It is the afternoon of another one of Coldplay’s feverishly anticipated concerts, and singer Chris Martin is for the first time hearing a blow-by-blow description of the ticket sale that preceded it.

Hundreds of fans waited in line at the club’s box office for hours the previous weekend, only to be shut out of tickets when the show sold out in mere seconds. Within hours, the $23 tickets were being auctioned by scalpers for $700 or more on eBay.

Martin tilts back on a footstool in his hotel suite and sighs.

“We screwed up royally, and we should be assassinated for it.”

It’s intended at least partly as a joke, but Martin’s grim expression says otherwise. In a few hours, he will lead Coldplay into a club packed with adoring fans including his wife, actress Gwyneth Paltrow.

The idea is to prime audiences for Coldplay’s forthcoming album, X&Y (Capitol), due out June 6, the follow-up to two of the most successful rock albums of the decade, Parachutes (2000) and A Rush of Blood to the Head (2002), which have sold nearly 6 million copies in America, according to Soundscan, and 20 million worldwide.

The British quartet is poised for an even bigger year. “In terms of the tension and anticipation (surrounding its concerts and forthcoming album), I feel this could be the biggest band in the world,” says Andy Cirzan, vice president with Jam Productions.

But at the moment, Martin isn’t feeling much like celebrating. He’s a rock star finding himself confronted with the realities of rock stardom, of being in a band with three college friends that has turned into a big-time, money-churning machine from which millions of people, from record company executives and radio programmers to journalists and everyday fans, want a piece.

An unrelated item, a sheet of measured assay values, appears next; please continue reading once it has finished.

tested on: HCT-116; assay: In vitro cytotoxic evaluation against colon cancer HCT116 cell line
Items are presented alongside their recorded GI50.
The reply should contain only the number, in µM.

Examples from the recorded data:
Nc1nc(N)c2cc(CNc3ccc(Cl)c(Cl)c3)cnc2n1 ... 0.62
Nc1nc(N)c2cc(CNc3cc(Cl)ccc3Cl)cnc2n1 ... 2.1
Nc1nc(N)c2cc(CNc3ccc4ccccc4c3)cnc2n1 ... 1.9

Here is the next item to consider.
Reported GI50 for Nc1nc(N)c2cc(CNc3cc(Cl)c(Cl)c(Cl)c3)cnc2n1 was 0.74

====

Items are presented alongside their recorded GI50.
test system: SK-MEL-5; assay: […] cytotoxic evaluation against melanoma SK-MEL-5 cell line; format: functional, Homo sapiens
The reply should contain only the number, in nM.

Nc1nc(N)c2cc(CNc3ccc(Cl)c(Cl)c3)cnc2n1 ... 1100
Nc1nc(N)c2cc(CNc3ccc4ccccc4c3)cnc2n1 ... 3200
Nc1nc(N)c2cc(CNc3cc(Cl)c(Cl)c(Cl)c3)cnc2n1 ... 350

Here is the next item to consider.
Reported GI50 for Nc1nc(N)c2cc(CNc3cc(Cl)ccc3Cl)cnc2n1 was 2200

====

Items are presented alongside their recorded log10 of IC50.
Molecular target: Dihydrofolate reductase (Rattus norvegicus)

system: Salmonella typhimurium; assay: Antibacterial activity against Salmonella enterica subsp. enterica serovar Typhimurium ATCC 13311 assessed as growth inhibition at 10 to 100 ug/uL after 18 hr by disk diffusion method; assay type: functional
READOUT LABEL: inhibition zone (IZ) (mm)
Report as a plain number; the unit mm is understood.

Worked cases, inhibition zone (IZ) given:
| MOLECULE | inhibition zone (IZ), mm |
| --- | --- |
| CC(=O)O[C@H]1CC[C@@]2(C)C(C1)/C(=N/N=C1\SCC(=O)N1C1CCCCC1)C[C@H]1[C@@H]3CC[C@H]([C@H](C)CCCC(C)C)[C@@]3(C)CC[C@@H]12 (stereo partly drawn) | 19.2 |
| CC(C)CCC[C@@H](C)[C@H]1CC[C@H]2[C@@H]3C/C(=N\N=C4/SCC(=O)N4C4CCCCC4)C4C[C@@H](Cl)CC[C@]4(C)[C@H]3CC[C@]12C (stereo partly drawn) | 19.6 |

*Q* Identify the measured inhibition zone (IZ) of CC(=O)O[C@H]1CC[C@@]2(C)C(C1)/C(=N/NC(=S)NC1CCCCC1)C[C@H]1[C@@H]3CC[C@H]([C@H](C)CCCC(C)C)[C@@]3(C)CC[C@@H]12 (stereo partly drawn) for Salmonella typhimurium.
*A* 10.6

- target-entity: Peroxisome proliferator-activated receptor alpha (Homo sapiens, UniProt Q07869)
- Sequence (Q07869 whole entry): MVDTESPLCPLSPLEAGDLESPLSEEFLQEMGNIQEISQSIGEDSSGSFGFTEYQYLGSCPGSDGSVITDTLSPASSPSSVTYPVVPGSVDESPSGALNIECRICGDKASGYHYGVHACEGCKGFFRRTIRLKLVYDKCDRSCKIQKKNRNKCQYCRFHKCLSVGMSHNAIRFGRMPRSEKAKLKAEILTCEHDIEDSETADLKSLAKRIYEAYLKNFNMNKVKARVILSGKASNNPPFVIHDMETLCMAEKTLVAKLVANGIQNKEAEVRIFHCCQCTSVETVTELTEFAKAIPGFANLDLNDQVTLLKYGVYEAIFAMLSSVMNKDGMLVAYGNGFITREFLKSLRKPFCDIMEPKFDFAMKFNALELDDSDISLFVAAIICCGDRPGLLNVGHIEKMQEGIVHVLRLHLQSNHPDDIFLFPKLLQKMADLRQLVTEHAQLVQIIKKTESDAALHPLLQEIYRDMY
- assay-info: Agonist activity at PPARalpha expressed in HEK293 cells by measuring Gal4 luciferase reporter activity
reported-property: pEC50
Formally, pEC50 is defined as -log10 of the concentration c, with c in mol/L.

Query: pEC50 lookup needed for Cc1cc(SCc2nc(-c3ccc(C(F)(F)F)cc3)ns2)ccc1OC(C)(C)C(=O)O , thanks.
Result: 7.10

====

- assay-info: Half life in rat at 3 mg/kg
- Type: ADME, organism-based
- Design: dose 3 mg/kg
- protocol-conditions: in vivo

Martin tries to continue with the interview, but he’s obviously distracted. “I can’t go on with this until I do something,” he says, and jumps up to summon his tour manager, Dave Holmes.

“Let’s do a free show!” Martin suggests. “A free show at sound check. We’ll do seven songs for anybody who wants to drop in. Announce it on the radio this afternoon and just invite everybody.”

Martin’s a worrier, the kind of a rock star who says he tries not to take his wealth and fame for granted. For several years, he’s traveled to Third World countries and campaigned for fair-trade policies to ease pressure on impoverished economies. He draws attention to the cause by brightly taping his fingers and inking an “equal” sign on his left hand, which he says encourages questions.

“I’d be a bastard if I were interviewed every day and didn’t at least mention a few things once or twice that didn’t have to do with my band,” he says.

At the same time, he acknowledges his band is on a mission to be the “biggest” in the world. “Maybe it’s because we were raised on reading U2 books,” he says, “but there is no shame in joining the mainstream, of wanting the biggest possible platform for your views. I’m not saying we’ll be as successful as U2, because I don’t mean ‘big’ in terms of size. I mean ‘big’ in terms of the weight of what we can do.”

Biggest band in the world? It’s a dubious aspiration, especially for a singer whose persona resembles an idealistic schoolteacher more than it does a ruthless climber. The affable, apple-cheeked 28-year-old son of an accountant and a teacher, he is the antithesis of the disheveled rock ’n’ roll bad boy.

“We were never very cool,” says Martin, who met his future bandmates Will Champion, Jon Buckland and Guy Berryman in 1996 when they were attending University College in London.

But if Coldplay never did quite develop a sneer, it did get better and bolder. The quartet’s songs were always exquisite, its best melodies rapturous.